The Immigration Reform Bill concerns a broad overhaul of the U.S. immigration system. If passed, key changes effect border enforcement protocols, visa categorization for immigrants and other aspects of immigration procedure. The bill grants legal status to 11 million undocumented immigrants, says the American Immigration Council.
The bill was introduced by a bipartisan group of senators, and is aimed at making the immigration system more effective and in tune with the current reality of immigration in the United States. It also includes two proposed acts, the DREAM Act, designed to give legal residence to immigrants brought to the United States as children, and the AgJobs Act, granting legal residence to undocumented agricultural workers and guest workers on the H-2A program, states the American Immigration Council.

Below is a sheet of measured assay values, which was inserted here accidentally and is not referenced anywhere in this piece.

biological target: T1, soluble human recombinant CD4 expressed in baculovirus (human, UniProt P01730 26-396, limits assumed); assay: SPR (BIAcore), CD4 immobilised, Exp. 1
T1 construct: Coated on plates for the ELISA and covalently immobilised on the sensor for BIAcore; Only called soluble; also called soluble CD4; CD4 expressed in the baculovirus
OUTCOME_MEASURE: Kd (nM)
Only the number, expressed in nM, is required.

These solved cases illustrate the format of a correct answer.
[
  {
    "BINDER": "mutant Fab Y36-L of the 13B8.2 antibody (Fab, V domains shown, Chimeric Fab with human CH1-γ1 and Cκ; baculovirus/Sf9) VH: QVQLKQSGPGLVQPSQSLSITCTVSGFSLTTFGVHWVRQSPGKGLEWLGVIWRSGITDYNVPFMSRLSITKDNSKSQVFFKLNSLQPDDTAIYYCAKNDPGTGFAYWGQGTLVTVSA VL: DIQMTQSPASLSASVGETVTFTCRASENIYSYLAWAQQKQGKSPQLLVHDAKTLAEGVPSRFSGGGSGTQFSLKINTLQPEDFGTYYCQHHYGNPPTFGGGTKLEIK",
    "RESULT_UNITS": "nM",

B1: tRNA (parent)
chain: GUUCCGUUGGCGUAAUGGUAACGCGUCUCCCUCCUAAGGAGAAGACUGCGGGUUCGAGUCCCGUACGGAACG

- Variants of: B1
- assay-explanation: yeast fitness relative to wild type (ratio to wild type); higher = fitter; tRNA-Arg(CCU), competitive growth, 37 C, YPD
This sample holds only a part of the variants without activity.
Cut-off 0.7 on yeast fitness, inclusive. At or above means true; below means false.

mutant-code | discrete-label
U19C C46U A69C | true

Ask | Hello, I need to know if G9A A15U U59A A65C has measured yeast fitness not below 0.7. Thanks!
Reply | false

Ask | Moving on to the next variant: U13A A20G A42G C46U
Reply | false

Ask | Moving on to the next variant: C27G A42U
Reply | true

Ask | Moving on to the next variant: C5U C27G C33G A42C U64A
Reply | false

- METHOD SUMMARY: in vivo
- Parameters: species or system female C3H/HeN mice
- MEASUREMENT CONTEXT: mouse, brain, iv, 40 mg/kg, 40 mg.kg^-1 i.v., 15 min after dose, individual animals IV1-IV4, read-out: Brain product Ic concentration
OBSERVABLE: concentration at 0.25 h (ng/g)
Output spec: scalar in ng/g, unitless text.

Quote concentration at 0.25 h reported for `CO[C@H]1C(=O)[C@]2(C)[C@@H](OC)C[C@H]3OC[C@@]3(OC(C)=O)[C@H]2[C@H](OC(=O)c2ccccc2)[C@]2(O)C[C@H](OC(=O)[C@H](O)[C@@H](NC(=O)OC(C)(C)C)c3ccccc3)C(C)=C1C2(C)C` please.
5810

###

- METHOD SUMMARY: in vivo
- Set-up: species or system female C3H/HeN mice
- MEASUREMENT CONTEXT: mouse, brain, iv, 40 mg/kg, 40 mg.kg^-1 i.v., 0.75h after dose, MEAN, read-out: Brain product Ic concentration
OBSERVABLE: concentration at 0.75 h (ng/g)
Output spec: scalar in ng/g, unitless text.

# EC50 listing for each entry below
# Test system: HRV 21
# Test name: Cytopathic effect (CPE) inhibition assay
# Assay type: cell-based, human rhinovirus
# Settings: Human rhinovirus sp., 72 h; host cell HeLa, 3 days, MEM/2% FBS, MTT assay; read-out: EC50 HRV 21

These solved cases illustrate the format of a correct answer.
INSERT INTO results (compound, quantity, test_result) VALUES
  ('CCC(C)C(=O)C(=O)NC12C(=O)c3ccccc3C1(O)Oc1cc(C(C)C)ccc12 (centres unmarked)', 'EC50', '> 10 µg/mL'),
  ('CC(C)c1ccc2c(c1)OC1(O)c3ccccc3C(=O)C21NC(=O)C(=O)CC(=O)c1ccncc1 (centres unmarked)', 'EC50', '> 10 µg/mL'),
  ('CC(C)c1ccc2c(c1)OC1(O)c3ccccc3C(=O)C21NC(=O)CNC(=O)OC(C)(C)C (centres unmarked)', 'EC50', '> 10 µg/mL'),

In terms of direct policy changes, the bill more than doubles the number of border patrol agents, and significantly increase surveillance, prosecutorial technology and manpower. If passed, undocumented immigrants could apply for Registered Provisional Immigrant status if they have been in the United States since December 31, 2011, have been paying their taxes and haven't committed a felony. Immigration policy reforms include the introduction of a merit-based system, which favors illegal immigrants for educational achievement, work experience and other factors, claims the American Immigration Council.